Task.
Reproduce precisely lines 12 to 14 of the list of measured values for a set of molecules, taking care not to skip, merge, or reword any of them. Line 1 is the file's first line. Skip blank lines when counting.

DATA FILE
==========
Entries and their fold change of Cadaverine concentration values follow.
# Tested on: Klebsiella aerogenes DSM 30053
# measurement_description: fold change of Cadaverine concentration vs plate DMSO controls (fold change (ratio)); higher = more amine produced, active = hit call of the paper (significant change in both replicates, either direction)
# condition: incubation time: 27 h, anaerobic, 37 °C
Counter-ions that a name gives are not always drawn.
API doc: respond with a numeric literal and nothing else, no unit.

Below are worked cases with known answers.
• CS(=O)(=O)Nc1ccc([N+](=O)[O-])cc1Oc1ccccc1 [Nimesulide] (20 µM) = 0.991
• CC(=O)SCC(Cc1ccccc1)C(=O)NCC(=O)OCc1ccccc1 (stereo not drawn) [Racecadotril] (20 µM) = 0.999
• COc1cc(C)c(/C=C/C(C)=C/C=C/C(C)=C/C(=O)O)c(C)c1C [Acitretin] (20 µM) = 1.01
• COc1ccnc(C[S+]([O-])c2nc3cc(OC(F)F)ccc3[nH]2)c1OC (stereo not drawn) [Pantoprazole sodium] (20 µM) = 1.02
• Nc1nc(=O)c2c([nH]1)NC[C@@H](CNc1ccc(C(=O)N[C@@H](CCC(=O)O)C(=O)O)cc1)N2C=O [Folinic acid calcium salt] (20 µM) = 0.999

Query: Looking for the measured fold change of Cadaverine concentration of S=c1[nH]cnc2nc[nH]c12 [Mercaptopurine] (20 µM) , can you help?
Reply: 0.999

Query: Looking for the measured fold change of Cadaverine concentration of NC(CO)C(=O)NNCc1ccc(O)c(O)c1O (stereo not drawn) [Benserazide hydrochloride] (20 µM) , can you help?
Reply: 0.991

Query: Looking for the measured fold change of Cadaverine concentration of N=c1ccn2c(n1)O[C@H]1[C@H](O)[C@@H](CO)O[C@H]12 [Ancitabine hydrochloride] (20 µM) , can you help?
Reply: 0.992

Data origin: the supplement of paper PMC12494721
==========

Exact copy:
• Nc1nc(=O)c2c([nH]1)NC[C@@H](CNc1ccc(C(=O)N[C@@H](CCC(=O)O)C(=O)O)cc1)N2C=O [Folinic acid calcium salt] (20 µM) = 0.999

Query: Looking for the measured fold change of Cadaverine concentration of S=c1[nH]cnc2nc[nH]c12 [Mercaptopurine] (20 µM) , can you help?
Reply: 0.999